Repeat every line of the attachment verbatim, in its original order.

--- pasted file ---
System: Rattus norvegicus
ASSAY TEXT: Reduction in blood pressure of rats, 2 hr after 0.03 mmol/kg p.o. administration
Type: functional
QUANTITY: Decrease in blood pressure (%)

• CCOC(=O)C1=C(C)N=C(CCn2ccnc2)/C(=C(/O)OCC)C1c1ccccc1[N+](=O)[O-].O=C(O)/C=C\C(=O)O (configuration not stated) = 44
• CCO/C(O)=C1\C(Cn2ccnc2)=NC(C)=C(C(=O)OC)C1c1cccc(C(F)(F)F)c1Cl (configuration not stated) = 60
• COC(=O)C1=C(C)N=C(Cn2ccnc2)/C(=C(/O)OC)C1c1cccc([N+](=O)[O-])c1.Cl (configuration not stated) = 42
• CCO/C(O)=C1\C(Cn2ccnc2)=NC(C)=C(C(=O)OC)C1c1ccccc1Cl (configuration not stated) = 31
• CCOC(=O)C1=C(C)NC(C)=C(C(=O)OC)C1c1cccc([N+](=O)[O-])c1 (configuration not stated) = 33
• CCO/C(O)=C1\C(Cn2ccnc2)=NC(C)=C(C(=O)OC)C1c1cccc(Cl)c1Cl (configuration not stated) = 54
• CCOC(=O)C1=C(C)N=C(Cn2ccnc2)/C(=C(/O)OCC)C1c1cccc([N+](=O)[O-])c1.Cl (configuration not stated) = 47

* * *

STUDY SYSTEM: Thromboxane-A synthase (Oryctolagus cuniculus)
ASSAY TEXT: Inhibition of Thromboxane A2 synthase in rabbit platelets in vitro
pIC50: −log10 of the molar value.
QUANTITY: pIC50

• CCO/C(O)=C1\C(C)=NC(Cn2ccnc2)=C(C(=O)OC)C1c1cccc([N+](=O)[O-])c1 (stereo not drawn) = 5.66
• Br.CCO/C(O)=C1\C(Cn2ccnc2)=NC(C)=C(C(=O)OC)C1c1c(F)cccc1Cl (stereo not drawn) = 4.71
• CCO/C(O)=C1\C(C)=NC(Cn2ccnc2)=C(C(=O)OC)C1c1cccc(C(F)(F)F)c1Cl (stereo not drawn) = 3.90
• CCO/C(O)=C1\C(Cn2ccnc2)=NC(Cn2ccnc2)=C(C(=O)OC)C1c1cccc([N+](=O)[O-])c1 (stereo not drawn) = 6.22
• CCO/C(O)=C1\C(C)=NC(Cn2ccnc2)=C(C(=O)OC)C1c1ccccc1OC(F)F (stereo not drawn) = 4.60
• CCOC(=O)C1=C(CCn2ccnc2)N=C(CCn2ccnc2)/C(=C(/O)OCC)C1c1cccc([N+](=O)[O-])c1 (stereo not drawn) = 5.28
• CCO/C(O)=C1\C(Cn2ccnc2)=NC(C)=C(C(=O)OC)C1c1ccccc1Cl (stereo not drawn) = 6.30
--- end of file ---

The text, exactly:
System: Rattus norvegicus
ASSAY TEXT: Reduction in blood pressure of rats, 2 hr after 0.03 mmol/kg p.o. administration
Type: functional
QUANTITY: Decrease in blood pressure (%)

• CCOC(=O)C1=C(C)N=C(CCn2ccnc2)/C(=C(/O)OCC)C1c1ccccc1[N+](=O)[O-].O=C(O)/C=C\C(=O)O (configuration not stated) = 44
• CCO/C(O)=C1\C(Cn2ccnc2)=NC(C)=C(C(=O)OC)C1c1cccc(C(F)(F)F)c1Cl (configuration not stated) = 60
• COC(=O)C1=C(C)N=C(Cn2ccnc2)/C(=C(/O)OC)C1c1cccc([N+](=O)[O-])c1.Cl (configuration not stated) = 42
• CCO/C(O)=C1\C(Cn2ccnc2)=NC(C)=C(C(=O)OC)C1c1ccccc1Cl (configuration not stated) = 31
• CCOC(=O)C1=C(C)NC(C)=C(C(=O)OC)C1c1cccc([N+](=O)[O-])c1 (configuration not stated) = 33
• CCO/C(O)=C1\C(Cn2ccnc2)=NC(C)=C(C(=O)OC)C1c1cccc(Cl)c1Cl (configuration not stated) = 54
• CCOC(=O)C1=C(C)N=C(Cn2ccnc2)/C(=C(/O)OCC)C1c1cccc([N+](=O)[O-])c1.Cl (configuration not stated) = 47

* * *

STUDY SYSTEM: Thromboxane-A synthase (Oryctolagus cuniculus)
ASSAY TEXT: Inhibition of Thromboxane A2 synthase in rabbit platelets in vitro
pIC50: −log10 of the molar value.
QUANTITY: pIC50

• CCO/C(O)=C1\C(C)=NC(Cn2ccnc2)=C(C(=O)OC)C1c1cccc([N+](=O)[O-])c1 (stereo not drawn) = 5.66
• Br.CCO/C(O)=C1\C(Cn2ccnc2)=NC(C)=C(C(=O)OC)C1c1c(F)cccc1Cl (stereo not drawn) = 4.71
• CCO/C(O)=C1\C(C)=NC(Cn2ccnc2)=C(C(=O)OC)C1c1cccc(C(F)(F)F)c1Cl (stereo not drawn) = 3.90
• CCO/C(O)=C1\C(Cn2ccnc2)=NC(Cn2ccnc2)=C(C(=O)OC)C1c1cccc([N+](=O)[O-])c1 (stereo not drawn) = 6.22
• CCO/C(O)=C1\C(C)=NC(Cn2ccnc2)=C(C(=O)OC)C1c1ccccc1OC(F)F (stereo not drawn) = 4.60
• CCOC(=O)C1=C(CCn2ccnc2)N=C(CCn2ccnc2)/C(=C(/O)OCC)C1c1cccc([N+](=O)[O-])c1 (stereo not drawn) = 5.28
• CCO/C(O)=C1\C(Cn2ccnc2)=NC(C)=C(C(=O)OC)C1c1ccccc1Cl (stereo not drawn) = 6.30